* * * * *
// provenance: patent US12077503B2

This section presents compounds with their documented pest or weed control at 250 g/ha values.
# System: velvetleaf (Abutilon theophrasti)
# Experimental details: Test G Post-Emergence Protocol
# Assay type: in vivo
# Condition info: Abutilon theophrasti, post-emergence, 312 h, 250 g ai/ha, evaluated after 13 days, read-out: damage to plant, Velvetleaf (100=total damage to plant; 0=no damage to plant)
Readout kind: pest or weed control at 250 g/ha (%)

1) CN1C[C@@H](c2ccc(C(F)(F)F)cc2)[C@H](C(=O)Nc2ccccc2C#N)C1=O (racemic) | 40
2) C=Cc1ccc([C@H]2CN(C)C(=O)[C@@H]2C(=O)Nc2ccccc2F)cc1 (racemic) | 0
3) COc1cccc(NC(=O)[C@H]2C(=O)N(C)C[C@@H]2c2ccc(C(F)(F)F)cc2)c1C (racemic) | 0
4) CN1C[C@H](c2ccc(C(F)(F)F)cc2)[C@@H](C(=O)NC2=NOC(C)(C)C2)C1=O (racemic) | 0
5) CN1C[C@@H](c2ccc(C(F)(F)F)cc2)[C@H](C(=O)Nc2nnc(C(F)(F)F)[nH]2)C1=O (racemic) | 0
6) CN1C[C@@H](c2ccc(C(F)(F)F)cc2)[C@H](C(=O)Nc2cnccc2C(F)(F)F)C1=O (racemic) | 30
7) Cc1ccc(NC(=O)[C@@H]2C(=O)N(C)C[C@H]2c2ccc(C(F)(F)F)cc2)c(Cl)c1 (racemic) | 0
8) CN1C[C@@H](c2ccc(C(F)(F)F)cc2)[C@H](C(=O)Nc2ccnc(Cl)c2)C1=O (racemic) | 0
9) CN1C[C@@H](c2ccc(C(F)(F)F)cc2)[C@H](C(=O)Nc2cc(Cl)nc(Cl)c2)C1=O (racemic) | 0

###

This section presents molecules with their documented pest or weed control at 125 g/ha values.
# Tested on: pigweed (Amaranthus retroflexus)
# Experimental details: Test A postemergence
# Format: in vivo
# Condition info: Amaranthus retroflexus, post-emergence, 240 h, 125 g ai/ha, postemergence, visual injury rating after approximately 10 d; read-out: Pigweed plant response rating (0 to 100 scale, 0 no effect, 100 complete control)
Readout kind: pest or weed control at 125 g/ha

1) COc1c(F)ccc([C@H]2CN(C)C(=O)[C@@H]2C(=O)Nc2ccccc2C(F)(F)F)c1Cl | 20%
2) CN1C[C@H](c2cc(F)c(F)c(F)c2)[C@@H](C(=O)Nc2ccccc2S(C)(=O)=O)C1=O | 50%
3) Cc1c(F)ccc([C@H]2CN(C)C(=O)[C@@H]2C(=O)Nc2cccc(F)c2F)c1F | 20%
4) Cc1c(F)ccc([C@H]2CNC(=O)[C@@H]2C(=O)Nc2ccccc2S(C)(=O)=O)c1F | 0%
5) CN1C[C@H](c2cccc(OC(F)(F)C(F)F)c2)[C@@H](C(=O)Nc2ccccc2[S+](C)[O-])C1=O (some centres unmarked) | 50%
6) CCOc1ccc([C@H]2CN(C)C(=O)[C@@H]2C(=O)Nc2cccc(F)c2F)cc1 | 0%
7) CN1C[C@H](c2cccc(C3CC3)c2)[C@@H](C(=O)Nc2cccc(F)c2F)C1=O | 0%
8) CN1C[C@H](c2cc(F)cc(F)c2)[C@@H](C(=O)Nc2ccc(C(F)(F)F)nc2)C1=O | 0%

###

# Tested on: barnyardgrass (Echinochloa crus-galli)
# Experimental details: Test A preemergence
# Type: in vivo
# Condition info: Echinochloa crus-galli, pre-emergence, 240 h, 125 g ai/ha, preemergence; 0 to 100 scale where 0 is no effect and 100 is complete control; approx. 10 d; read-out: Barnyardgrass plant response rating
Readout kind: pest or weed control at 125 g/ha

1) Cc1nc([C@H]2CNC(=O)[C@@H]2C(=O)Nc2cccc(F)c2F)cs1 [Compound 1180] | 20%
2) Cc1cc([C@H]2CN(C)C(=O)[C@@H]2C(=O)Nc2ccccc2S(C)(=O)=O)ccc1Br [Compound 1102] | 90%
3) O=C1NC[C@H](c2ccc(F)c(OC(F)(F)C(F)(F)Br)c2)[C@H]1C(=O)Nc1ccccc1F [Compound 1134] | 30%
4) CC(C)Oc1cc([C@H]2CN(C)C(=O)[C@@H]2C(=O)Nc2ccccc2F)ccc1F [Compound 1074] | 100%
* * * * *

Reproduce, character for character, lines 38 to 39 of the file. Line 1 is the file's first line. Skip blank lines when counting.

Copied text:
1) Cc1nc([C@H]2CNC(=O)[C@@H]2C(=O)Nc2cccc(F)c2F)cs1 [Compound 1180] | 20%
2) Cc1cc([C@H]2CN(C)C(=O)[C@@H]2C(=O)Nc2ccccc2S(C)(=O)=O)ccc1Br [Compound 1102] | 90%